The Eclipse Bulletin: Total Solar Eclipse of 2024 April 08 is the complementary publication of the 2024 Road Atlas and is the ultimate guide to this highly anticipated event.

Eleven high resolution maps plot the total eclipse track across Mexico, the USA, and Canada. The large map scale (1 inch ≈ 53 miles) shows hundreds of cities and towns in the path, the location of major roads and highways, and the duration of totality with distance from the central line. Local circumstances tables for hundreds cities the USA, Canada, and Mexico provide times of each phase of the eclipse along with the eclipse magnitude, duration and Sun's altitude. A detailed climatological study identifies areas along the eclipse path where the highest probability of favorable weather may be found.

Finally, comprehensive information is presented about solar filters and how to safely observe the eclipse.

For more information visit Eclipse Bulletin: Total Solar Eclipse of 2024 April 08.

eclipse book

Get Eclipsed: A Family Guide to Two North American Eclipses

North America will be the scene for two spectacular eclipses of the Sun. On October 14, 2023, an annular eclipse of the Sun occurs in western USA and Mexico. Six months later, an incomparable total eclipse of the Sun occurs on April 8, 2024. Its 125-mile wide path crosses Mexico, the USA from Texas to Maine, and eastern Canada.

During both of these events, a partial eclipse of the Sun will be visible from virtually all of North America. The last annular eclipse visible from the USA was in 2012. The last total eclipse visible from the USA was in 2017, and the next one to cross the country won't be until 2044. Don't miss the incredible experience of seeing these celestial wonders!

Get Eclipsed is an easy to read, family friendly, inexpensive eclipse guide for the entire family. It tells you everything you need to know about the upcoming annular and total eclipses of the Sun in 2023 and 2024. And it comes with two pairs of special glasses for safely watching the partial eclipse phases and annularity.

For more information visit Get Eclipsed.


Atlas of Central Solar Eclipses in the USA

The Atlas of Central Solar Eclipses in the USA contains of a series of 499 global maps showing the geographic track of every total and annular solar eclipse across the USA (including Alaska and Hawaii) during the two-thousand-year period 1001 through 3000. It is accompanied by a catalog that lists the major characteristics of each eclipse including its duration and whether it is visible from the lower 48 states, Alaska and/or Hawaii.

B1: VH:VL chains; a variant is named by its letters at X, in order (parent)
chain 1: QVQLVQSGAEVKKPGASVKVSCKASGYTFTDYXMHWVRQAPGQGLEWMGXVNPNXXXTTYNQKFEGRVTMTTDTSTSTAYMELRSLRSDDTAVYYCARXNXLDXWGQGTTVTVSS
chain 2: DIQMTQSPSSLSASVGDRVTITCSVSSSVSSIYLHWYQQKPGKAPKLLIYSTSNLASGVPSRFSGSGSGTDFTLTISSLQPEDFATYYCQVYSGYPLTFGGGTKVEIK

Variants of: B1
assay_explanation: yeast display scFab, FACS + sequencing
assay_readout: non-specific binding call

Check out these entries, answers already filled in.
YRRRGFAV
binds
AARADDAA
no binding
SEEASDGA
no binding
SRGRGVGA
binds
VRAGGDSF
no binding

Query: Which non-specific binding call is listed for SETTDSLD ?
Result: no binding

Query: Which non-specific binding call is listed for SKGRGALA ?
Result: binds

A set of 20 detailed maps, each covering a 50-year period and centered on the lower 48 states, shows the path of every total and annular eclipse. The maps include state boundaries and major cities. These maps also cover southern Canada and northern Mexico.

For more information visit Atlas of Central Solar Eclipses in the USA.

eclipse book

Eclipse Almanac

The Eclipse Almanac is a series of five publications. Each one is a concise reference for every eclipse of the Sun and the Moon over a 10-year period. This compendium identifies when and where each of these events will be seen. Particular details about each eclipse are included, as well as a 25-year table looking further into the future.

Section 1 presents solar eclipses including an explanation of why they occur, types of solar eclipses, and the visual appearance of each. Global maps depict the geographic regions of visibility of each of the 22 to 23 solar eclipses.

Section 2 covers lunar eclipses explaning why they occur, the types of lunar eclipses, and the appearance of each. Detailed figures illustrate each of the 22 to 23 lunar eclipses including the Moon's path through Earth's shadows, and a map of the geographic visibility of every eclipse.

Section 3 lists the date and time of the Moon’s phases over the decade.

The five volume Eclipse Almanac series covers the decades from 2021 to 2070.

For more information visit Eclipse Almanac.

eclipse book

21st Century Canon of Solar Eclipses

The 21st Century Canon of Solar Eclipses contains maps and data for all 224 solar eclipses occurring during the 100-year period from 2001 through 2100. The eclipse predictions are based on the Jet Propulsion Lab's DE405 - a computer ephemeris used for calculating high precision coordinates of the Sun and Moon for hundreds of years into the past and future.

Section 1 of the Canon presents the fundamentals about solar eclipses. Section 2 discusses the eclipse the predictions, the constants used. A statistical analysis of eclipse frequency, extremes in eclipse magnitude, greatest central duration and quincena combinations are covered in Section 3. A concise explanation of the data contained in the solar eclipse catalog (Appendix A) and detailed descriptions of the solar eclipse maps.

The primary content of the "21st Century Canon" resides in the four appendices. Appendix A is a comprehensive catalog of solar eclipses. Appendix B is an atlas of maps (12 per page) depicting the geographic regions of visibility of each eclipse. Appendix C zeros in on full-page maps each solar eclipse. Curves of Maximum Time and Curves of Eclipse Magnitude permit the estimation of time and magnitude from any geographic location. Finally, Appendix D plots the track of every central eclipse (total, annular and hybrid) on large scale maps to allow the identification of countries and major cities within each eclipse path.

For more information visit 21st Century Canon of Solar Eclipses.